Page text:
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MARKER DATABASE
“Bite-Size Bits of Local, National, and Global History”
“Bite-Size Bits of Local, National, and Global History”
Near Jacksonville in Duval County, Florida — The American South (South Atlantic)
 

Task System

Managing Labor

 
 
Task System Marker image. Click for full size.
By Dale K. Benington, June 26, 2010
1. Task System Marker
Inscription. Many crops were grown on the plantation, but sea island cotton produced the highest profit. Growing and processing it required a complex work structure.

The task system was used to manage the many specialized requirements of sea island cotton production. Often tasks were measured out in quarter-acre increments. Each slave was assigned a task to plow, plant, pick, or gin cotton. Once tasks were done, slaves used the rest of the day to tend to personal needs, including growing their own food.

To see how big a quarter acre is, look at the area defined by the four posts.

February 1: "preparing the land for a cotton crop, at which all are busy ..."
March 6: "commenced planting Cotton, and kept at it ..."
April 29: "We begin to thin the Cotton, which looks very well ... and the planting season having now passed ... everything is devoted to cultivation."
May 31: "The cotton is quite forward and now begins to blossom ..."
June 1: "still busy at work at the cotton & it will now be constant work till the end of the year."
July 31: began to pick a little cotton ..."
August 31: We now have all hands picking Cotton, and during this month have gathered near 3000 lb. in the seed ..."
October 2: "There is quite a strong N.E. wind, but we commenced to Gin today."
November 1: "...
Task System Marker image. Click for full size.
By Dale K. Benington, June 26, 2010
2. Task System Marker
View of the historical marker on the right side of the picture and the garden with the plantation crops that were part of the task system in the background.
the operations on the plantation, have been those usually, at this time of the year ... picking, sorting and Ginning of Cotton-packing cotton, and preparing land for another year.

Kingsley Beatty Gibbs journal, 1840
 
Location. 30° 26.354′ N, 81° 26.272′ W. Marker is near Jacksonville, Florida, in Duval County. Marker is on Palmetto Avenue 2.1 miles north of Fort George Road, on the left when traveling north. Touch for map. This historical marker is located in a national park. The historical marker is in a very remote area that is reached by traveling a considerable distance on an unpaved dirt road. To get there one must turn north, off of the Florida State Route 1A (Heckscher Road), onto Fort George Road, and then traveling about 0.6 miles to the intersection of Fort George Road and Palmetto Avenue, were you turn north on Palmetto Avenue and travel to the end of this road to reach the historical marker. The turn-off from state route 1A can be identified by the "Kingsley Plantation, Fort George Island Visitor Center" sign that is situated right at the turnoff point. Marker is in this post office area: Jacksonville FL 32226, United States of America.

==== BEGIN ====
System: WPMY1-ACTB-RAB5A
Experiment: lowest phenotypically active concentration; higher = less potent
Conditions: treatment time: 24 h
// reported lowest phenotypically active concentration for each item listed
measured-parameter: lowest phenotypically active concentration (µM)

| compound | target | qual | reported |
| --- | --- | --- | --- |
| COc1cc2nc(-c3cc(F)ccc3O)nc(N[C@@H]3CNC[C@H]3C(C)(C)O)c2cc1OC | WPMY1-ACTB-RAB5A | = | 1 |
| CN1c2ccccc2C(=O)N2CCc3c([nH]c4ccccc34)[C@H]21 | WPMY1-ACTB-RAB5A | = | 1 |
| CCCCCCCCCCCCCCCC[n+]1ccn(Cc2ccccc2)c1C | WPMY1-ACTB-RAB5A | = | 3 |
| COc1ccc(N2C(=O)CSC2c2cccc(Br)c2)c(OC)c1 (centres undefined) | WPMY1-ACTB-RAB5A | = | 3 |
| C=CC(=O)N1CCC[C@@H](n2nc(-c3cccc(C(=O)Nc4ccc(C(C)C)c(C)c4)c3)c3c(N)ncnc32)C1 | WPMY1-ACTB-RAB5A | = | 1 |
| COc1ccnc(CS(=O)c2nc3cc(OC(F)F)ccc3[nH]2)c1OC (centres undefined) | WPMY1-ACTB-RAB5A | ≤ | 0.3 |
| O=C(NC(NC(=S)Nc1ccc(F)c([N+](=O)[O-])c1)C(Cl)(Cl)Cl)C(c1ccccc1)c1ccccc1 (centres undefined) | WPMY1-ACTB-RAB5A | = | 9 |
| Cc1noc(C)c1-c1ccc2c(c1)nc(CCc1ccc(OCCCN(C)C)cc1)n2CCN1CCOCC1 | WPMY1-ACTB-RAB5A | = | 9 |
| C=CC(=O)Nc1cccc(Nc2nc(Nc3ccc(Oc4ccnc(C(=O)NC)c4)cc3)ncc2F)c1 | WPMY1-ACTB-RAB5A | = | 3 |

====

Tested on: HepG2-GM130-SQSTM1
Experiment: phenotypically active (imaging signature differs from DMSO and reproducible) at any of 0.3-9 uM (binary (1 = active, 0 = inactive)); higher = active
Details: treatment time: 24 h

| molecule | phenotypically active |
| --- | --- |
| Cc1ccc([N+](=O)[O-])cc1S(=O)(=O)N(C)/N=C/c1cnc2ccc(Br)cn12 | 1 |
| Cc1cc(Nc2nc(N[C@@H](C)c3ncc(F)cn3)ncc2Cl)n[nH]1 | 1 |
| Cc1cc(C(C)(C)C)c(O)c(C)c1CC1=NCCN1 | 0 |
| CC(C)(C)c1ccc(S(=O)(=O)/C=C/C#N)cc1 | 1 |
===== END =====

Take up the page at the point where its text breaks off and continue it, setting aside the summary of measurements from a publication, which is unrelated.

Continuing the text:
Other nearby markers. At least 8 other markers are within walking distance of this marker. Plantation Crops (here, next to this marker); Kingsley Plantation
Task System Marker image. Click for full size.
By Dale K. Benington, June 26, 2010
3. Task System Marker
View of the plantation owner's residence in relation to the plantation garden, as seen to the left of the picture.
(within shouting distance of this marker); a different marker also named Kingsley Plantation (within shouting distance of this marker); Plantation Slavery (within shouting distance of this marker); a different marker also named Kingsley Plantation (within shouting distance of this marker); Looking Back (within shouting distance of this marker); a different marker also named Looking Back (within shouting distance of this marker); A Very Comfortable Habitation (within shouting distance of this marker). Touch for a list and map of all markers in Jacksonville.
 
Also see . . .
1. Kingsley Plantation. This is a link to information provided by the National Park Service. (Submitted on February 25, 2011, by Dale K. Benington of Toledo, Ohio.) 

2. Kingsley Plantation. This is a link to information provided by Wikipedia, the free encyclopedia. (Submitted on February 25, 2011, by Dale K. Benington of Toledo, Ohio.) 
 
Categories. African AmericansAgricultureSettlements & Settlers
 
 
Credits. This page was last revised on August 1, 2017. This page originally submitted on February 25, 2011, by Dale K. Benington of Toledo, Ohio. This page has been viewed 527 times since then and 30 times this year. Photos:   1, 2, 3. submitted on February 25, 2011, by Dale K. Benington of Toledo, Ohio. • Bill Pfingsten was the editor who published this page.
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